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Researching Mobile Learning

Frameworks, Tools and Research Designs

Edited By Giasemi Vavoula, Norbert Pachler and Agnes Kukulska-Hulme

Learning with mobile technologies is an emerging field with a developing research agenda and many questions surrounding the suitability of traditional research methods to investigate and evaluate the new learning experiences associated with mobility and support for increasingly informal learning. This book sets out the issues and requirements for mobile learning research, and presents recent efforts to specify appropriate theoretical frameworks, research methods and tools. Through their accounts of particular mobile learning projects, leading researchers in the field present their experiences and approaches to key aspects of mobile learning research such as data capture and analysis, and offer structured guidance and suggestions on adopting and extending these approaches.


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Part II Frameworks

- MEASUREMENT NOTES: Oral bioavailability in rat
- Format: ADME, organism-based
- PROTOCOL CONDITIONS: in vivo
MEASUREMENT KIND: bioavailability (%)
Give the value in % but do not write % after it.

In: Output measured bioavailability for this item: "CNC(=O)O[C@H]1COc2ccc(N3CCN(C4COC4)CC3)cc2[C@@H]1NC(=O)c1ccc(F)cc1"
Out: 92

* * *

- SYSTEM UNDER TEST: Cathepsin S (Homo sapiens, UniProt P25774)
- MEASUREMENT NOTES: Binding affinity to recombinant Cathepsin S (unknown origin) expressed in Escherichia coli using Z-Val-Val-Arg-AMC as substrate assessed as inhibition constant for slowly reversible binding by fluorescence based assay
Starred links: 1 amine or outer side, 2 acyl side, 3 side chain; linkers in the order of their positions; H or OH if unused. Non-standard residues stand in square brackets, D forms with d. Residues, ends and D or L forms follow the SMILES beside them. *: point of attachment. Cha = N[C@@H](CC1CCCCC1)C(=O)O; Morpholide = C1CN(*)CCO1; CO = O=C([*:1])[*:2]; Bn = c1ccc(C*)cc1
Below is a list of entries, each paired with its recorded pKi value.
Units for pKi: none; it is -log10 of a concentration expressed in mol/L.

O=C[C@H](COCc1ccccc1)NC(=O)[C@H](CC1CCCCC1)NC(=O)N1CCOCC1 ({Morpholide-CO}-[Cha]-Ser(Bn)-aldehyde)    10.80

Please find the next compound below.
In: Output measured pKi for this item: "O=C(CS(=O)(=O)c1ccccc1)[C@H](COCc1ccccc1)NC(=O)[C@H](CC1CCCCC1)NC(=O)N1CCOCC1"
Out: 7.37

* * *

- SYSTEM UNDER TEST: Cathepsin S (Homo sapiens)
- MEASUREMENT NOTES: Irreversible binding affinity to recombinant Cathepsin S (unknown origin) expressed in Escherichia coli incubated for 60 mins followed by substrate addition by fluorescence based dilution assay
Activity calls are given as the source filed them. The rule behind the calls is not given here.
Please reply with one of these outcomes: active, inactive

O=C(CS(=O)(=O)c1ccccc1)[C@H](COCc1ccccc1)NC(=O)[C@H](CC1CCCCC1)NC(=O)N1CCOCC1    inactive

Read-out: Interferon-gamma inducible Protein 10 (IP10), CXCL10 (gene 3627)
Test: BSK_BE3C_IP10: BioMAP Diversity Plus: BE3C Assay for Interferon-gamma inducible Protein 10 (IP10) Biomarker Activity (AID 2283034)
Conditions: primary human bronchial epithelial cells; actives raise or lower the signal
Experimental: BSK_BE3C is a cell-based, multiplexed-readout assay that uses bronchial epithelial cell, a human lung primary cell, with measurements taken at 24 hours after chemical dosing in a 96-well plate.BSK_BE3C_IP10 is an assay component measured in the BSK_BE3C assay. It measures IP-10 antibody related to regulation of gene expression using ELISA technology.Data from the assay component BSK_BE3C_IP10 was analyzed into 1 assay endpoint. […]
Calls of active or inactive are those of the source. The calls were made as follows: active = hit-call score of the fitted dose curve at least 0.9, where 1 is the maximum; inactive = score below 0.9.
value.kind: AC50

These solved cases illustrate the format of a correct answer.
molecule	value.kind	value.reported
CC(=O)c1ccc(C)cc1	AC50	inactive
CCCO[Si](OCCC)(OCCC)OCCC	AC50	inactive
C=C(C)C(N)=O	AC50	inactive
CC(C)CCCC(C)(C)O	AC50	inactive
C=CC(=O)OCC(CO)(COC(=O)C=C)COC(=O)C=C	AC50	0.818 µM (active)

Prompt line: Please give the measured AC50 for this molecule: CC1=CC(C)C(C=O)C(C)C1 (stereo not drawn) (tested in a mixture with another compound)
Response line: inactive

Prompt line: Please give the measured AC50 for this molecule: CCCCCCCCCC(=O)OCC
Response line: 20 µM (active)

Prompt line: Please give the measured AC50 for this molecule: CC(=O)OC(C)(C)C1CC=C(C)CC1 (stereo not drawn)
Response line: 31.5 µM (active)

4. In the Workplace: Learning as Articulation Work, and Doing Articulation Work to Understand Learning Phillip Kent Overview This chapter offers an account of a methodological approach to understand- ing and developing learning that has been successfully used in a research project on mathematical skills in workplaces. The approach makes use of the concept of articulation work, which is concerned with the processes of coordination and integration by which different social worlds intersect and negotiations take place between them, and the role of “symbolic boundary objects” as mediators for negotiation. Suggestions on the relevance of articu- lation work for research on informal and mobile learning are made. 1. Introduction: Articulation work This chapter describes using the concept of articulation work in the devel- opment of a methodological framework that was part of a project which investigated mathematical skills in workplaces, and developed novel forms of learning interventions to support employees in developing new skills. The concept of articulation work was developed by the sociologist Anselm Strauss (1993), to account for the under-valued and often “invis- ible” forms of work (particularly, for him, the work of women at home and at work) which are nevertheless critical to the completion of tasks in everyday life, or in workplaces (see also Livingstone, this volume). Suchman 62 Phillip Kent (1996) presents the striking example of a legal office in which the attorneys (almost all male) regarded the work of their (almost all female) “document coding” support staff (that is, doing the preparation of the...

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